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Study on mechanical behavior of aniline D-tartrate single crystal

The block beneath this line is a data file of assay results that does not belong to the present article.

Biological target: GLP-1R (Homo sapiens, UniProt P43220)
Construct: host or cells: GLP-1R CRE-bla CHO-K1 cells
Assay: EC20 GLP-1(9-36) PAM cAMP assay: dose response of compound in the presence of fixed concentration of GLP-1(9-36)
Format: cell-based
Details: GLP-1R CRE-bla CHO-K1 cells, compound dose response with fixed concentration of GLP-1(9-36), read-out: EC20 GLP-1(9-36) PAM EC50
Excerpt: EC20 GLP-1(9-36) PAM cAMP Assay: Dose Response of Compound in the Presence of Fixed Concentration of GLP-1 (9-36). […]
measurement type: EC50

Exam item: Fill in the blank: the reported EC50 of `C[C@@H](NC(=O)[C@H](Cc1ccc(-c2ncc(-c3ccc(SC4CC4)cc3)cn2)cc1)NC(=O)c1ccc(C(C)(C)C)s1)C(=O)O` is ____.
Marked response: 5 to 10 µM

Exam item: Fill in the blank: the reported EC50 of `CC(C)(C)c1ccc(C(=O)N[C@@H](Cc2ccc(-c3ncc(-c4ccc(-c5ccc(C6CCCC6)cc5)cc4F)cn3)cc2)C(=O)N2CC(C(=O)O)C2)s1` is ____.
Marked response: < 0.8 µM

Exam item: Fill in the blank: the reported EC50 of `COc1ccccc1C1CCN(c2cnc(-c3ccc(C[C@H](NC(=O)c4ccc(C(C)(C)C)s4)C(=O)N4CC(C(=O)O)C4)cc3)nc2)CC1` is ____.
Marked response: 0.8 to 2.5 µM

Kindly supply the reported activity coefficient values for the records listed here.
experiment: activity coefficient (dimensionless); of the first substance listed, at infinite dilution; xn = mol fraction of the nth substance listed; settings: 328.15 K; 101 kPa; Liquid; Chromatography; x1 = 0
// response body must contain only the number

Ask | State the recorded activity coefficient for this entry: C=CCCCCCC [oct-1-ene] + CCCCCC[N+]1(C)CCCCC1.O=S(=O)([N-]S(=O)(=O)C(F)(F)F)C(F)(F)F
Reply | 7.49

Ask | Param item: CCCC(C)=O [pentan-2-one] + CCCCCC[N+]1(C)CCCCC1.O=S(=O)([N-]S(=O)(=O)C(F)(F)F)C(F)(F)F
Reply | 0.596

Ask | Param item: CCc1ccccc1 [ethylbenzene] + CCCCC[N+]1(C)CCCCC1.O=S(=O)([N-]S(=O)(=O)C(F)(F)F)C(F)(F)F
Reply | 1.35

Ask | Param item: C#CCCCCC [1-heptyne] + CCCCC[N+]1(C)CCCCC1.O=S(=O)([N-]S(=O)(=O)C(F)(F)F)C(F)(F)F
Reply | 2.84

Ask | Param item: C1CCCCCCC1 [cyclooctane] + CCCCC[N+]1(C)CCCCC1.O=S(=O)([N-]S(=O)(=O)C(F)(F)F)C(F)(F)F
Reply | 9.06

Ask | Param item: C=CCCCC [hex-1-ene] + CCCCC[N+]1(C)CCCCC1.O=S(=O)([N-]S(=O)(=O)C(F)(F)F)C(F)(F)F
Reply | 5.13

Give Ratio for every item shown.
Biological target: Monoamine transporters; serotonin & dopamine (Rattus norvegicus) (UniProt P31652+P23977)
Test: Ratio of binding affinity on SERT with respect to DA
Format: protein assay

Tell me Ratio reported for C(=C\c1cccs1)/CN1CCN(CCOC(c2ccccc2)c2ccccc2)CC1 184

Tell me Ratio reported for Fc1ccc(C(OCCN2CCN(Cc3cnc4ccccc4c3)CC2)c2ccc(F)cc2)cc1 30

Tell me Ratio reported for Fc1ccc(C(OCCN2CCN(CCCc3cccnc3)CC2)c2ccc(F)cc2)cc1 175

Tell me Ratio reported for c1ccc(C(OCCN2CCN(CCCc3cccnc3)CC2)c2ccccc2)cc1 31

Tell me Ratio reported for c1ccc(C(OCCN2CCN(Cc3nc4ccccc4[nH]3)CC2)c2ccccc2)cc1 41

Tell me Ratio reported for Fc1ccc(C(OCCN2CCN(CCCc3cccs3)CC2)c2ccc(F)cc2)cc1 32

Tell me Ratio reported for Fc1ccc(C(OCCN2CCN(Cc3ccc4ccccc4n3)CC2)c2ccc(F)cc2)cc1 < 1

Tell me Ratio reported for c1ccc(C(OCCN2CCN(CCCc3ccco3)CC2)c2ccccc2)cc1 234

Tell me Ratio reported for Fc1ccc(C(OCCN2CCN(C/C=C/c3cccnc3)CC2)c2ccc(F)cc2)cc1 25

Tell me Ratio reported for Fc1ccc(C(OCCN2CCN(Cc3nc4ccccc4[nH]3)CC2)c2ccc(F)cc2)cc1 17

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  • Save International Journal of Materials Engineering 2014, 4(2): 70-74 DOI: 10.5923/j.ijme.20140402.04 A Study of Mechanical Behaviour of Anilinium D-Tartrate Single Crystal Suresh Sagadevan1,*, Shanmuga Sundaram Anandan2 1Department of Physics, Sree Sastha Institute of Engineering and Technology, Chennai, 600 123, India 2Department Mechanical Engineering, Sree Sastha Institute of Engineering and Technology, Chennai, 600 123, India Abstract Anilinium D-Tartrate (ADT) was subjected to study the mechanical behaviour of crystal. The microhardness study reveals the mechanical strength of the grown crystal. The Vicker’s and Knoop hardness studies were performed to understand the mechanical behavior of the Anilinium D-Tartrate crystals. The Vicker’s and Knoop microhardness numbers (HV and HK) for the crystal were found for different loads. It is found that these numbers increase with an increase in the load. The Mayer’s index (n) was found to be greater than 1.6 predicting a soft-material category. The fracture toughness value (Kc), was determined from the measurements of the crack length. The brittleness indices (Bi) were found for the grown crystals. Using Wooster’s empirical relation, the elastic stiffness constant (C11) was calculated from the Vicker’s hardness values at different loads. The Young’s modulus was also calculated from Knoop microhardness values. Keywords Microhardness number, Mayer’s index, Fracture toughness, Brittleness indices, Elastic stiffness coefficient, Young’s modulus 1. Introduction The structure and composition of the crystalline solids are inviolably related to the mechanical hardness. Microhardness testing is one of the best methods of understanding the mechanical properties of materials such as fracture behavior, yield strength, brittleness index, and temperature of cracking (Lawn et al 1971; Westbrook et al 1958). Superhard materials have attracted great attention because of their important industrial applications. In order to explore new superhard materials, the nature of hardness was extensively investigated, with numerous models proposed to predict the hardness of materials. Hardness is an important factor in the choice of ceramics for abrasives, bearings, tool bits, wear resistance coatings etc. Hardness is a measure of resistance against lattice destruction or the resistance offered to permanent deformation or damage. Measurement of hardness is a destructive testing method to determine the mechanical behaviour of the materials. As pointed out by (Shaw et al 1973), the term hardness is having different meanings to different people depending upon their areas of interest. For example, it is the resistance to penetration to a metallurgist, the resistance to cutting to a machinist, the resistance to wear and tear to a lubrication engineer and a measure of flow of stress to a design engineer. All these actions are related to the * Corresponding author: (Suresh Sagadevan) Published online at Copyright © 2014 Scientific & Academic Publishing. All Rights Reserved plastic stress of the material. For hard and brittle materials, the hardness test has proved to be a valuable technique in the general study of plastic deformation (Westbrook et al 1971). The hardness depends not only on the properties of the materials under test but also largely on the conditions of measurement. Microhardness tests have been applied to fine components of clock and instrument mechanisms, thin metal strip, foils, wires, metallic fibers, thin galvanic coatings, artificial oxide films, etc., as well as the thin surface layers of metals which change their properties as a result of mechanical treatments such as machining, rolling, friction and other effects. The microhardness method is widely used for studying the individual structural constituent elements of metallic alloys, minerals, glasses, enamels and artificial abrasives. The mechanical strength of a material plays a key role in device fabrication. It is a measure of the resistance the lattice offers to local deformation (Mott et al 1956). Hardness is one of the important mechanical properties of the materials (Xingtao Keyan Li et al 2008; Ke Yan Li et al 2009; Ke Yan Li et al 2010). It can be used as a suitable measure of the plastic properties and strength of a material (Desai et al 1983). Stillwel (Stillwel et 1938) defined hardness as resistance against lattice destruction, whereas Ashby (Ashby et al 1951) defined it as the ability of a crystal to resist a structural breakdown under applied stress. This resistance is an intrinsic property of the crystal. The hardness properties are related to the crystal structure of the material and microhardness tests have been carried out to understand the plasticity of the crystals. Also, the hardness of the crystal is dependent on the type of chemical bonding, which may International Journal of Materials Engineering 2014, 4(2): 70-74 71 differ along the crystallographic directions. Hardness is generally taken as a ratio of the applied load to the area of indentation. The measurement of hardness is very important, as far as the fabrication of devices is concerned. Organic crystals were intensively investigated due to their high nonlinearities, high mechanical properties, rapid response in electro-optic effect and tailor made flexibility. In the present work the mechanical behaviour of Anilinium D-Tartrate was studied using Vickers microhardness tester. Vickers hardness number Hv, Mayer's index number ‘n’, crack length, elastic stiffness constant, yield strength, fracture toughness and Brittle index were calculated. Hardness measurement is very important for device fabrications. The Young's modulus was calculated from the Knoop hardness test. The results are discussed in detail. 2. Materials and Methods temperature. Vicker’s hardness test is said to be a more reliable method of hardness measurement. In order to get a similar geometrical impression under varying loads, Smith et al 1923 have suggested that a pyramid be substituted for a ball. The Vickers hardness test method consists of indenting the test material with a diamond indenter, in the form of a right pyramid with a square base and an angle of 136° between opposite faces and subjected to a load of 1 to 100 kg (Fig .1). The base of the Vickers pyramid is a square and the depth of indentation corresponds to 1/7th of the indentation diagonal. The longitudinal and transverse diagonals will be in the ratio of 7:1. The full load was normally applied for 10 to 15 seconds. The two diagonals of the indentation left in the surface of the material after the removal of the load were measured using a microscope, and their average was calculated. The area of the sloping surface of the indentation was calculated. Anilinium D-Tartrate single crystals were synthesized by dissolving Aniline and D-Tartaric acid were taken in the molar ratio of 1:1 in distilled water. The solution was stirred continuously using a magnetic stirrer. The prepared solution was filtered and kept undisturbed at room temperature. The beaker was closed with a porously sealed cover and the solution in the beaker was allowed to evaporate. A few days later, tiny crystals were seen in the beaker. Among them, a defect free seed crystal was suspended in the mother solution, which was allowed to evaporate at room temperature. Large size single crystals were obtained due to collection of monomers at the seed crystal sites from the mother solution. The mechanical characterization of Anilinium D-Tartrate crystals were made by Vickers microhardness and Knoop microhardness test. The grown crystal with flat and smooth faces and free from any defects was chosen for the static indentation tests. The surface was polished gently with methanol and mounted properly on the base of the microscope. Now the selected face was indented gently by varying the loads for a dwell period of 10 s using Vickers and Knoop indenter attached to an incident ray research microscope (Mututoyo MH112, Japan). From the single crystal X-ray diffraction analysis, it was observed that the Anilinium D-Tartrate crystal belongs to triclinic crystal system having non-centrosymmetry with P1 space group with lattice parameter: a = 6.132 Å, b = 7.425 Å, c = 12.873 Å, α = 84.20°, β = 75.34°, γ = 70.34° and the volume of the unit cell is found to be 543.25Å3. 2.1. Vicker’s Hardness Test Mechanical strength of the materials plays a key role in the device fabrication. Vickers hardness is one of the important deciding factors in selecting the processing (cutting, grinding and polishing) steps of bulk crystal in fabrication of devices based on crystals. Microhardness measurements were done Anilinium D-Tartrate crystal using Leitz-Wetzlar hardness tester fitted with a Vickers diamond indenter at room Figure 1. Vickers hardness test The Vicker’s hardness is the quotient obtained by dividing the kg load by the square mm area of indentation. 2 p sin 136 HV = 2 d2 HV = 1.8544P / d 2 where HV = Vickers hardness number P = load in kg d = arithmetic mean of the two diagonals When the mean diagonal of the indentation has been determined, the Vicker’s hardness number can be calculated from the above formula. Several different loading settings give practically identical hardness numbers on uniform material, which is much better than the arbitrary changing of scale with the other hardness testing methods. The advantages of the Vicker’s hardness test are that extremely accurate readings can be taken, and just one type of indenter is used for all types of metals and surface treatments. Hardness values are always measured from the observed size of the impression remaining after a loaded indenter has penetrated and has been removed from the surface. Thus, the observed hardness behaviour is the summation of a number 72 Suresh Sagadevan et al.: A Study of Mechanical Behaviour of Anilinium D-Tartrate Single Crystal of effects involved in the materials response to the indentation pressure during loading, in the final measurement of the residual impression. The importance of microhardness study lies in the possibilities of making an indirect estimate of mechanical characteristics of materials such as yield strength and toughness having a specific correlation with the hardness. 2.2. Knoop Hardness Test Knoop hardness can be treated as an alternative to the Vickers test, particularly for very thin layers, Fredrick Knoop developed a low-load test with a rhombohedralshaped diamond indenter. The long diagonal is seven times (7.114 actually) as long as the short diagonal. With this indenter shape, elastic recovery can be held to a minimum. Knoop tests are mainly done at test forces of 10 g to 1000 g (Fig.2); so, a high powered microscope is necessary to measure the indent size. Because of this, Knoop tests have mainly been known as microhardness tests. The magnifications required to measure Knoop indents dictate a highly polished test surface. To achieve this surface, the samples are normally mounted and metallurgically polished; therefore Knoop is almost always a destructive test. Figure 2. Knoop hardness test The mechanical characterization of the Anilinium D-Tartrate crystals was analyzed by the Vicker’s and Knoop microhardness tests. Crystals with flat and smooth faces were chosen for the static indentation tests and the same crystal was mounted on the base of the microscope. The indentations were made gently by varying the loads from 10 to 100 g for a dwell period of 10 s using both the Vicker’s diamond pyramid indenter and the Knoop indenter attached to an incident ray research microscope (Mitutoyo MH112, Japan). The intended impression of Vicker’s was approximately square in shape. The shape of the impression is dependent on the structure, face and materials used. After unloading, the length of the two diagonals was measured by a calibrated micrometer attached to the eyepiece of the microscope. For each load, at least five well-defined indentations were considered and the average was taken as d. The Vicker’s hardness was calculated using the standard formula HV = 1.8544P / d 2 (1) where P is the applied load in Kg, d in µm and HV in Kg/mm2. The Knoop indented impressions were approximately rhombohedral in shape. The average diagonal length (d) was considered for the calculation of the Knoop hardness number (HK) using the relation H K = 14.229P / d 2 (2) where P is the applied load in Kg, d in µm and HK is in kg/mm2. Beyond 100 g of the applied load, crack initiation and fragmentation were observed. So the hardness test could not be extended beyond this load. The elastic stiffness constant (C11) was calculated using Wooster’s empirical relation as (Wooster et al 1953) C11 = H 7/4 V (3) 3. Results and Discussion 3.1. Vicker’s Microhardness Test Fig. 3 shows the variation of HV as a function of applied loads, ranging from 25 to 100 g. It is clear from the Fig.3 shows that HV increases with an increase in the load. It reveals that hardness number increases with increasing applied load. This phenomenon is known as reverse indentation size effect (RISE). When the material is deformed by the indenter, dislocations are generated near the indentation site. The major contribution to the increase in hardness is attributed to the high stress required for homogenous nucleation of dislocations in the small dislocation-free region indented (Kunjomana et al 2005). The RISE can be caused by the relative predominance of nucleation and multiplication of dislocations. The other reason for RISE is that the relative predominance of the activity of either two sets of slips planes of a particular slip system or two slip systems below and above a particular load (Sangwal et al 2000) [39]. The RISE phenomenon essentially takes place in crystals which readily undergo plastic deformation (Li et al 1994). The Mayer’s index number was calculated from the Mayer’s law, which relates the load and indentation diagonal length. P = kd n (4) log P = log k + n log d (5) where k is the material constant and n is the Mayer’s index (or work-hardening coefficient). The above relation indicates that HV should increase with the increase in P if n > 2 and decrease with P when n < 2. The ‘n’ value was determined from the plot of log P vs log d, as shown in Fig. 4. The slope of the plot of log P versus log d will give the work hardening index (n) which is found to be 3.25. The material Anilinium D-Tartrate is confirmed with large amount of mechanical International Journal of Materials Engineering 2014, 4(2): 70-74 73 strength which is better for device fabrications. According to Hanneman (Hanneman et al 1941) the value of ‘n’ is less than 2 for hard materials and more than 2 for soft ones. Thus, Anilinium D-Tartrate crystals belong to the soft-material category. Since, Anilinium D-Tartrate is having moderately higher value of hardness number, the material is found to be suitable for device fabrications. symbols have their usual meanings. For the Anilinium D-Tartrate, the value of Kc is found to be 2.32 × 104 Kg m-3/2, 3.10 × 104 Kg m-3/2 and 12.10 × 104 Kg m-3/2 and 20.55× 104 Kg m-3/2 at 25, 50 and 100 g respectively. Table 1. Elastic stiffness constant of Anilinium D-Tartrate Load P (g) 25 50 75 100 HV (Kg/mm2) 30.50 41.40 61.20 86.25 C11 x 14 10 Pa 3.95 6.75 13.39 24.41 Brittleness is another property, which affects the mechanical behaviour of a material, and is expressed in terms of the brittleness index (Bi) as. Bi = HV Kc (7) The calculated values of Bi are found as 12.05 x 104 m-1/2 , 12.60 104 m-1/2, 4.10 x 104 m-1/2 and 3.12 x 104 m-1/2 at 25 g, 50 , 75 and 100 g respectively. Figure 3. Variation of the microhardness number HV with load 3.2. Knoop Microhardness Test Knoop hardness (HK) was plotted against loads (P). The plot is shown in Fig.5. From this measurement, it is found that as the load increases the Knoop microhardness number also increases. From the Knoop microhardness measurements, the Young’s modulus (E) of the crystal was calculated using the relation (Pal et al 2005). E = 0.45H K /(0.1406 − b / a) (8) where HK is the Knoop microhardness value at a particular load, and ‘b’ and ‘a’ are the shorter and longer Knoop indentation diagonals respectively. The calculated Young's Modulus is 1.47 ×1010 Nm−2. Figure 4. log P vs. log d The elastic stiffness constant (C11) was calculated by Wooster’s empirical relation. The calculated stiffness constant for different loads was tabulated (Table 1). The crack length is measured from the centre of indentation mark to the crack end. Here, the crack length (l) is the average of two crack lengths for each indentation. Resistance to fracture indicates the toughness of material (Jain et al 1994). The fracture mechanics of the indentation process gives an equilibrium relation for a well-developed crack extending under the centre loading condition; Kc = P β0l 3/ 2 ,l ≥ d 2 (6) where β0 is the indenter constant, equal to 7 for the Vicker’s diamond pyramid indenter (Lawn et al 1979) and other Figure 5. Variation of the Knoop microhardness with load 4. Conclusions The Vicker’s and Knoop microhardness studies were 74 Suresh Sagadevan et al.: A Study of Mechanical Behaviour of Anilinium D-Tartrate Single Crystal carried out on the grown Anilinium D-Tartrate single crystal. The Vickers and Knoop hardness numbers were calculated for the Anilinium D-Tartrate single crystal, by the application of load and the hardness numbers were found to increase with an increase in the load. The value of the Mayer’s index number is found as 3.25, which proves that Anilinium D-Tartrate falls in the soft-material category. The calculation of the stiffness constant (C11) reveals that the binding force between the ions is quite strong. The Young's modulus was calculated from the diagonal lengths of the Knoop indentation. [7] Ke Yan Li, Dong Feng Xue, (2009), Hardness of materials: studies at levels from atoms to crystals Chinese Science Bulletin, 54,131-136. [8] Ke Yan Li, Dong Feng Xue, (2010), Hardness of group IVA and IVB nitrides, Physica Scripta, T139, 014073. [9] Desai C C, Rai J L, (1983), Microhardness studies of SnI2 and SnI4 single crystals, Bulletin of Materials Science, 5, 453. [10] Stillwel C W, (1938), Crystal Chemistry, McGraw Hill, New York. [11] Ashyby N A, (1951), Journal of Nuclear Engineering, 6, 33. ACKNOWLEDGEMENTS The authors thank the Management of Sree Sastha Institute of Engineering and Technology, Chembaramba kkam, Chennai-600123 for their encouragements and constant support throughout this work. [12] Smith, R.L., and Sandland, G.E., (1923), “An Accurate Method of Determining the Hardness of Metals with Reference to those of a High Degree of Hardness”, Proc. Inst. Mech. Engrs., 1, pp.623-641. [13] Wooster W A, (1953) Physical properties and atomic arrangements in crystals, Reports on Progress in Physics, Rep. Prog. Phys, 16, 62. [14] Kunjomana A G, Chandrasekharan K A (2005) Microhardness Studies of GaTe Whiskers. Cryst. Res. Technol. 40, 782-785. REFERENCES [1] Lawn B R, Marshall D B, (1979), Hardness, Toughness and Brittleness, an Indentation Analysis, J. Am. Ceram. Soc, 62, 347. [2] J. H. Westbrook, Report 58-RL-2033 of the G. E. Research Laboratory, USA, 1958. [3] Shaw M.C. (1973), The Science of Hardness Testing and its Research Application, Ed. By Westbrook J.H. and Condrad. H, ASM. Ohio, pp. 1-11. [4] Westbrook J.H and Conrad H. (1971), The Science of Hardness testing and its Research Applications, American Society for Metals, Ohio. [5] Mott B.W., (1958), Hardness of Butter, Influence of Season and Manufacturing Method Micro indentation hardness testing, J.Dairy Science., Vol. 41, pp. 360-368. [6] Xingtao Keyan Li, Fangfang Wang, Zhang, Dongfeng Xue, (2008), Electronegativity identification of novel superhard materials, Physical Review Letters, 100,235504. 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